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Getting an Audience to Love You

Class Notes: Getting an Audience to Love You with Rives

Storyteller and poet, Rives, is the star of  Bravo’s special, “Ironic Iconic America.” A regular on HBO’s Def Poetry Jam, he’s the co-host of the TEDActive simulcast event in Palm Springs. Offstage, Rives designs and writes pop-up books.

Rives TED Talk : 4am

Rives Profile on TED

We were lucky enough to have Rives join us in class for an improvised performance workshop with our students. Out of it, emerged a list of wildly useful tricks and tips. Displayed as transcribed by us (we heard at least 34 gems).

1. Meet as many people in the audience as you can.
2. When you are a speaker, be the best audience member.
3. Let people know when you start and when you are about to end.
4. Put on a persona. Sometimes easier to play a role than to be yourself.
5. Stop and pop! Land before you speak.
6. Time limit should be a ceiling. Not a goal. Think of it as a max.
7. No “um,” “like,” etc. (but you might do it sometimes)
8. More eye contact. (imagine everyone  in the audience has laser vision, your job is to extinguish each and every laser by looking each audience member in the eye)
9. US presidents can die of Cholera. James K Polk did.
10. Always go personal.
11. Use present tense when you tell a story.
12. Go to the last seat in the theater you are performing in and see how you look. The stage subtracts at least 15% of you. Make your motions & your persona 15% bigger.
13. Take a risk. If it doesn’t land, screw it.
14. Pay attention.
15. Hands out of your pockets? If having them in doesn’t make you seem meek.
16. Public speaking is like sex. In your life, it will happen to you. And if it does, you want to be good about it.
17. When you come into the venue. Take the stage before you go up (so you can get a feel for it).
18. You can always go shorter.
19. Get your speech till how you want it. Get it perfect. Then make yourself cut something out of it.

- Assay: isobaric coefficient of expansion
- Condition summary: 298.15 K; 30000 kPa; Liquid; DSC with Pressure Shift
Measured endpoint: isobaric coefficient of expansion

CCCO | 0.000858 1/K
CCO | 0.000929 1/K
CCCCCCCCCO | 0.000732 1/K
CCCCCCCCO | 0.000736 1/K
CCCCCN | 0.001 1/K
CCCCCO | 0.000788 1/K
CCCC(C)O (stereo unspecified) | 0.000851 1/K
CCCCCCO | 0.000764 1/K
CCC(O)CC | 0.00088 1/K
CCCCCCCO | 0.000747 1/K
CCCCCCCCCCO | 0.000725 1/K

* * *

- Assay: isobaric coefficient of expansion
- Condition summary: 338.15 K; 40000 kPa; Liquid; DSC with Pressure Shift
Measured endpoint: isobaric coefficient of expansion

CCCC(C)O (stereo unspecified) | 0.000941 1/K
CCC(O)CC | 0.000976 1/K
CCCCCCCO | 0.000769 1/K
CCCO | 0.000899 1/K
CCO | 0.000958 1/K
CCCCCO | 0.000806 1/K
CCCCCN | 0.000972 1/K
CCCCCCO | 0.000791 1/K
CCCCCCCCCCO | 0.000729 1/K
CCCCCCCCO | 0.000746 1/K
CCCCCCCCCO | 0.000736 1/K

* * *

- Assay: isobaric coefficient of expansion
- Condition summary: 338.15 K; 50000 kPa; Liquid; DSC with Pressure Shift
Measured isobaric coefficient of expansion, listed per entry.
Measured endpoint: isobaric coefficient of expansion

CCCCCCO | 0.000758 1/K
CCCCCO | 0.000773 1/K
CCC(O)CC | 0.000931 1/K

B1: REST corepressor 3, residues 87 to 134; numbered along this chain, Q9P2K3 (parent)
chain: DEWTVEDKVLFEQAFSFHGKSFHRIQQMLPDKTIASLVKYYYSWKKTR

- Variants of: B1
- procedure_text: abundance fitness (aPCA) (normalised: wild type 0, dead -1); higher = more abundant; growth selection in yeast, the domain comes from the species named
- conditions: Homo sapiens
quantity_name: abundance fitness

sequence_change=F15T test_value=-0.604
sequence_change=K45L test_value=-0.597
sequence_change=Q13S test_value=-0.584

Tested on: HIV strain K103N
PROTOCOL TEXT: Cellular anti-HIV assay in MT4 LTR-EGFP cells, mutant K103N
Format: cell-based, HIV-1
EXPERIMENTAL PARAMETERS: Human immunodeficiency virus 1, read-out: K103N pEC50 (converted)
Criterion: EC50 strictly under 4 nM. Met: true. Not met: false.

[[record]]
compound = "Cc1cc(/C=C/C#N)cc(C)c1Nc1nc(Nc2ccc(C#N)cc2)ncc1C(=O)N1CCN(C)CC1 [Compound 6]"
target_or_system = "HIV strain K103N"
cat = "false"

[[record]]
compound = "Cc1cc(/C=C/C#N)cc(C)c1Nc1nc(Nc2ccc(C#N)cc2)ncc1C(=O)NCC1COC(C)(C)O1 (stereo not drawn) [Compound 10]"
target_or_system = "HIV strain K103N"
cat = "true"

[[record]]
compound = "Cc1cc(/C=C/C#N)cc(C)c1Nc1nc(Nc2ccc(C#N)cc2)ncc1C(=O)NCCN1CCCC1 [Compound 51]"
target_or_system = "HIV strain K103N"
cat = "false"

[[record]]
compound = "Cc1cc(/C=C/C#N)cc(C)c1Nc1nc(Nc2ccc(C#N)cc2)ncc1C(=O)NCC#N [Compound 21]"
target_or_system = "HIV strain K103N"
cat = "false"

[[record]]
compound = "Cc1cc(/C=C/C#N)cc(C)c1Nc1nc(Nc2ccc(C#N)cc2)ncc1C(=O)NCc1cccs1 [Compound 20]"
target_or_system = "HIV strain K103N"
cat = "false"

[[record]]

20. You are the boss. It’s you.
21. Flirt with the camera. Include the camera people in your vamp.
22. Make friends with the camera man. You’ll get good shots.
23. An audience doesn’t respond to awkwardness.
24. Go up with a partner. Let your personalities be different. Collaborations give you variation.
25. Vary your speech pattern so it feels like a roller coaster.
26. Number one fear = you might screw up your talk. Rehearse. Rehearse. Rehearse. (Try it with Larry King loud on the TV. While holding one leg behind your back. If you can do it with those restrictions, you can do it.)
27. Keep to your time. Write and rehearse a shorter talk.
28. Use what you have.
29. Quote others.
30. When you mention another person (especially a loved one), use their name.
31. One message (per slide).
32. Get right to the point.
33. Planning gets you an A. An A+ comes from using the room and happenstance in the moment.
34. Nerves. Deep breaths help.

 

That’s a long list. Here are 5 to remember. 

5. Stop and pop! Land before you speak.
6. Time limit should be a ceiling. Not a goal. Think of it as a max.
11. Use present tense when you tell a story.
25. Vary your speech pattern so it feels like a roller coaster.
31. One message (per slide).

 



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